Assuming few if any accounts actually must be divested, there is the matter of potential synergies. AT&T might, some think, simply continue to operate U-verse video on the fixed network and DirecTV as separate businesses.

There are no network synergies there. And some might argue there could be additional costs, particularly if AT&T has to do something major with the DirecTV or U-verse decoders to harmonize features and user experience.

DirecTV decoders might ultimately be outfitted with Long Term Evolution capability for return path signaling, for example. Depending on the number of box swaps, that could represent a rather large capital outlay, at $400 per customer, on average. Or pick some other number, if you like.
The point is that synergies might be few. And AT&T might still want to do the deal.

Any bundled offers would necessarily be a billing and marketing issue, with actual service provided by as many as three separate networks--satellite, fixed and mobile networks.

It might not be as elegant as a single fiber-to-home platform, but it can work. Service providers already do such things.

Still, there are other currently-imponderable longer term decisions. Perhaps half of AT&T high speed access customers bundle video with broadband access.

In the first quarter of 2014 AT&T had 11.3 million U-verse broadband customers and 5.7 million U-verse TV subscribers.

Compare that to Verizon Communications, which sells a FiOS video unit to about 80 percent of customers who buy FiOS broadband.

Verizon had 6.17 million FiOS broadband customers as of March 31, 2014, plus 5.32 million pay-TV subscribers.

If regulators approve the DirecTV purchase, AT&T says that it will still offer U-verse-branded TV to consumers in areas where its network has been upgraded to enable the service.

What happens in the future is probably the bigger issue. "Longer term, I think they will look to sell a bundle of satellite and U-verse data: it's more efficient and a better service," argues  UBS analyst John Hodulik.

Whether that is “better” is a judgment call. But that approach could have implications. Some might argue AT&T will simply slow down its bandwidth upgrades. If it does not have to support video services over its fixed network, virtually all the physical bandwidth could be devoted to Internet access.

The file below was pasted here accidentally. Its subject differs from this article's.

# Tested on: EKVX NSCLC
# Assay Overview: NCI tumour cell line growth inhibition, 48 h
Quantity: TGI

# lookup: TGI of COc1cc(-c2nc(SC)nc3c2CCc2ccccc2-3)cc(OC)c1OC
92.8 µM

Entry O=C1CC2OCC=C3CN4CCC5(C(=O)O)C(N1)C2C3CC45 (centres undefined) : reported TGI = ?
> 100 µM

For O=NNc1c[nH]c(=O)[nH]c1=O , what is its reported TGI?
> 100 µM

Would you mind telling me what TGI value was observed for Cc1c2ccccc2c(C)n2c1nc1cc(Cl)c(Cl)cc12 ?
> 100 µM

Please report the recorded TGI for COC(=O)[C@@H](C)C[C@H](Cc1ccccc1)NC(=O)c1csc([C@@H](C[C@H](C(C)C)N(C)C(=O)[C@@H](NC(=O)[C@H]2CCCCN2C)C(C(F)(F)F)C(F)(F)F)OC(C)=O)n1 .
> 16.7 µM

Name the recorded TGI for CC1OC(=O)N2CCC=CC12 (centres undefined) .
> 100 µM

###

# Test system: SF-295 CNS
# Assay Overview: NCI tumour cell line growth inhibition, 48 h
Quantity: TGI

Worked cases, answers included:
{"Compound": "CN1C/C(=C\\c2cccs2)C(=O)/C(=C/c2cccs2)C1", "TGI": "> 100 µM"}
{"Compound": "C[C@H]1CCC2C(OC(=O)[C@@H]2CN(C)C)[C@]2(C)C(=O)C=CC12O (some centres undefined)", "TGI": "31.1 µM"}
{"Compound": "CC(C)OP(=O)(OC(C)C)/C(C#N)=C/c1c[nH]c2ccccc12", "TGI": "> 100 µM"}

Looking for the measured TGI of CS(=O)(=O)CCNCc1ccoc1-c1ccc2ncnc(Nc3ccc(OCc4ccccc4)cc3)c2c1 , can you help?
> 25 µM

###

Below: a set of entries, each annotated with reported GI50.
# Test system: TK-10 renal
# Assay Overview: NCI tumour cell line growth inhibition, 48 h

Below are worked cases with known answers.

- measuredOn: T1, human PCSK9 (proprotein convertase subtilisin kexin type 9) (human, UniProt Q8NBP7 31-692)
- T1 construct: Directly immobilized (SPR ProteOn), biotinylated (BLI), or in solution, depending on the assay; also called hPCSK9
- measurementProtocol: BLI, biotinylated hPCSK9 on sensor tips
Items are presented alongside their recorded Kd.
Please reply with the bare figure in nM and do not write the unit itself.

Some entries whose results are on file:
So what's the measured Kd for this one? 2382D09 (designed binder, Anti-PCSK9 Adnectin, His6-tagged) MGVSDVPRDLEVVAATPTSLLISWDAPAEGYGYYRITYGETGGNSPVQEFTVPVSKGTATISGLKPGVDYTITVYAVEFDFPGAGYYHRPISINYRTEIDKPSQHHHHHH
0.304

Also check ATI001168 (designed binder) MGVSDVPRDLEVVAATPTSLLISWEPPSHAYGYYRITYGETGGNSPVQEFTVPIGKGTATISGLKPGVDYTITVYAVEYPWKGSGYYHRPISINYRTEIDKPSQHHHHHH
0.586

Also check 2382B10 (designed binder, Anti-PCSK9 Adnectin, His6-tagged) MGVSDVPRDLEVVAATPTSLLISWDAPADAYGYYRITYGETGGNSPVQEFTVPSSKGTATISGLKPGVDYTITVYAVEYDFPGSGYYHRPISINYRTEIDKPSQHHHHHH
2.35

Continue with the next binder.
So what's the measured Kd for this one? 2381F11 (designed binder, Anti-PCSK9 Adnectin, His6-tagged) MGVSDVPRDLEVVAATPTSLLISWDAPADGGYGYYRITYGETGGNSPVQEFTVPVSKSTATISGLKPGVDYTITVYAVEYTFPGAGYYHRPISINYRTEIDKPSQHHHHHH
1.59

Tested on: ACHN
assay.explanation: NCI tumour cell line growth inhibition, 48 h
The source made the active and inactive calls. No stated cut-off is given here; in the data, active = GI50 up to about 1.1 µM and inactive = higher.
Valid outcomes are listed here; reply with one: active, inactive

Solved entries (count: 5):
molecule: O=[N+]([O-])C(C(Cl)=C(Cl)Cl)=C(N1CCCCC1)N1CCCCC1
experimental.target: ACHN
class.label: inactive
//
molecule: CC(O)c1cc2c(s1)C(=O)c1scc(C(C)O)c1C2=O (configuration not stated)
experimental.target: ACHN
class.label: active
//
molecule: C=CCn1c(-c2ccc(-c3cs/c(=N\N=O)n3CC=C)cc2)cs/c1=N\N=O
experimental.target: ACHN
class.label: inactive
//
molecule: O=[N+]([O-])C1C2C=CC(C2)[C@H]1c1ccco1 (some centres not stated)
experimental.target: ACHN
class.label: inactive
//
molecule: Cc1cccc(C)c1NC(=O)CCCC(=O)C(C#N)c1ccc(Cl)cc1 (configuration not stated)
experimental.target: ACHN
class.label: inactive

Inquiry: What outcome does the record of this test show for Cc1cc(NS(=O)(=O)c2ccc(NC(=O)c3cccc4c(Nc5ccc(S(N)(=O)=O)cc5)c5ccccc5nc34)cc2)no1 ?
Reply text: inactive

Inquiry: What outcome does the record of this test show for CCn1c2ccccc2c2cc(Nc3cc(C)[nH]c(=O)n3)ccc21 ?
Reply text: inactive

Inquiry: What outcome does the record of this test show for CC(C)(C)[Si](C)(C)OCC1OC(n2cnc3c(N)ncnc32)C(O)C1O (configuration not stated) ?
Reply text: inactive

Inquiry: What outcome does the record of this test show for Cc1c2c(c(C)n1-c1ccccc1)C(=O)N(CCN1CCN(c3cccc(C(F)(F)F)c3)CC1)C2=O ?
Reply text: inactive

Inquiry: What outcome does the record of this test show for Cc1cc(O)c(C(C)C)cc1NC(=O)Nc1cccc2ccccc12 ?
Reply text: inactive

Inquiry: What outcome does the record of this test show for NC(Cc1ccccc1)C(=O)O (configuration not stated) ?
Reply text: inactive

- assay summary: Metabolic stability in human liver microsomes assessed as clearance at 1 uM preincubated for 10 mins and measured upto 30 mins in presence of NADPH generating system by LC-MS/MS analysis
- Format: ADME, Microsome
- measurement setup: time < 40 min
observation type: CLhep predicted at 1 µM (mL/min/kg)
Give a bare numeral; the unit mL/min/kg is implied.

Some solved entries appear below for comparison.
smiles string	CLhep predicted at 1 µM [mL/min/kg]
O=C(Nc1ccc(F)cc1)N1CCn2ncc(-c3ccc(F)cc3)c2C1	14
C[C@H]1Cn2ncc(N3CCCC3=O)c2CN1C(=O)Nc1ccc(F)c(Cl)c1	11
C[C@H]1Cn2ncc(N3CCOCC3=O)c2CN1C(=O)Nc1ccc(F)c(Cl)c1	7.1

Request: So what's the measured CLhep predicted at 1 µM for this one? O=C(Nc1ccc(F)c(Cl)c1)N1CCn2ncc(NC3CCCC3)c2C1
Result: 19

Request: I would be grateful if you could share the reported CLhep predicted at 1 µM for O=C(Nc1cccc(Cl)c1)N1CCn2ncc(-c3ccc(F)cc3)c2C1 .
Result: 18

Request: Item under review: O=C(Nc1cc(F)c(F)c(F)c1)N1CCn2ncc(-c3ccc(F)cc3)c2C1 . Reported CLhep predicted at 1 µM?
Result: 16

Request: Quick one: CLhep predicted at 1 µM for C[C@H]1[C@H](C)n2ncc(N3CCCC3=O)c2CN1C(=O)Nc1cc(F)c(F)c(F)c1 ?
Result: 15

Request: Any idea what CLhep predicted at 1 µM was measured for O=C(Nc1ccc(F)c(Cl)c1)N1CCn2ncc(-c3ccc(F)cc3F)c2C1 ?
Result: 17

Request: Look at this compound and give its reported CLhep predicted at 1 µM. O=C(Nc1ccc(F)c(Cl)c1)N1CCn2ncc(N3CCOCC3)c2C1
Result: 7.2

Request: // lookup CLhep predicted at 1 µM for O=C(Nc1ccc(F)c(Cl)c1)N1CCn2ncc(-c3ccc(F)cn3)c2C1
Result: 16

Cable companies face the same issue: they have to apportion bandwidth to support both video and Internet access. One of the advantages of switching to all-digital video delivery is that it is more efficient, in terms of bandwidth consumption, and essentially allows cable operators to use more of the network to support high speed access.

At some point, more than three years out, one could conceive of a move by AT&T to stop delivering video over its U-verse network. That would be disruptive, and could lead customers to churn off U-verse in substantial numbers, so one would think that is an unlikely plan.

U-verse video, assuming an average $80 per unit, represents $960 a year of gross revenue. At At 5.7 million units, that is $5.47 billion a year in annual revenue.

Of course, one can imagine other scenarios. AT&T could try and induce customers who buy U-verse video to buy DirecTV instead, reducing its exposure to the loss of U-verse customers, were it ever to decide U-verse video was not warranted.

That migration strategy would reduce exposure, if AT&T did decide to abandon U-verse video at some point. A couple of scenarios could drive that decision.

Linear video subscriptions could take a suddenly sharper downward path industry wide, shrinking the total linear video market.

Or AT&T might someday conclude that the profit margin on high speed access is so much higher than linear video that the business case for devoting nearly all bandwidth to high speed access becomes more compelling.

It is less crazy than it sounds. Cable operators already can model a future business where demand for linear video is much lower, and demand for high speed access is much higher.

Verizon Communications executives say in public that the profit margin on FiOS video really isn’t that great.

There are probably more scenarios than we can even imagine right now.